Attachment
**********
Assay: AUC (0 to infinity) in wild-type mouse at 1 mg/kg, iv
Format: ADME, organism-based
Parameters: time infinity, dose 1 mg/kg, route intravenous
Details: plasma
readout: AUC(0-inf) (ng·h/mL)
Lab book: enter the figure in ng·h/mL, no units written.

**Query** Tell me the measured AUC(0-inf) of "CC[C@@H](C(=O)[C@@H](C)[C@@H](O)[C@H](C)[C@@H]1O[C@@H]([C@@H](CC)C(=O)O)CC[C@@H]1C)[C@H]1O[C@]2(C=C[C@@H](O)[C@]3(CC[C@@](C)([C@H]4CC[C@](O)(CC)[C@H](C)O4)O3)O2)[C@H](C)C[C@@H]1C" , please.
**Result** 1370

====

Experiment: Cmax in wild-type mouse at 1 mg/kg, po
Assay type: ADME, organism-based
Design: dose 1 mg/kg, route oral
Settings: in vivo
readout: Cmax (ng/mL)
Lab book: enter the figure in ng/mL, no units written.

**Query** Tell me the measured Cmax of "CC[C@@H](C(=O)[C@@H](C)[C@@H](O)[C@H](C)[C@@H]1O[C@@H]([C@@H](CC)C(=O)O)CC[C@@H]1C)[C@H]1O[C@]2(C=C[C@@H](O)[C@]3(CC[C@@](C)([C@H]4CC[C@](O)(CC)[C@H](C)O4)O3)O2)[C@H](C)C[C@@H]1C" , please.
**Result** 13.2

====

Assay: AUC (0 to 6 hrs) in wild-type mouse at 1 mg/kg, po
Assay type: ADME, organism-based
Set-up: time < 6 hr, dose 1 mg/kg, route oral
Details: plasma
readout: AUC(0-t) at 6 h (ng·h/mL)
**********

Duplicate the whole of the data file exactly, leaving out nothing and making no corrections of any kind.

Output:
Assay: AUC (0 to infinity) in wild-type mouse at 1 mg/kg, iv
Format: ADME, organism-based
Parameters: time infinity, dose 1 mg/kg, route intravenous
Details: plasma
readout: AUC(0-inf) (ng·h/mL)
Lab book: enter the figure in ng·h/mL, no units written.

**Query** Tell me the measured AUC(0-inf) of "CC[C@@H](C(=O)[C@@H](C)[C@@H](O)[C@H](C)[C@@H]1O[C@@H]([C@@H](CC)C(=O)O)CC[C@@H]1C)[C@H]1O[C@]2(C=C[C@@H](O)[C@]3(CC[C@@](C)([C@H]4CC[C@](O)(CC)[C@H](C)O4)O3)O2)[C@H](C)C[C@@H]1C" , please.
**Result** 1370

====

Experiment: Cmax in wild-type mouse at 1 mg/kg, po
Assay type: ADME, organism-based
Design: dose 1 mg/kg, route oral
Settings: in vivo
readout: Cmax (ng/mL)
Lab book: enter the figure in ng/mL, no units written.

**Query** Tell me the measured Cmax of "CC[C@@H](C(=O)[C@@H](C)[C@@H](O)[C@H](C)[C@@H]1O[C@@H]([C@@H](CC)C(=O)O)CC[C@@H]1C)[C@H]1O[C@]2(C=C[C@@H](O)[C@]3(CC[C@@](C)([C@H]4CC[C@](O)(CC)[C@H](C)O4)O3)O2)[C@H](C)C[C@@H]1C" , please.
**Result** 13.2

====

Assay: AUC (0 to 6 hrs) in wild-type mouse at 1 mg/kg, po
Assay type: ADME, organism-based
Set-up: time < 6 hr, dose 1 mg/kg, route oral
Details: plasma
readout: AUC(0-t) at 6 h (ng·h/mL)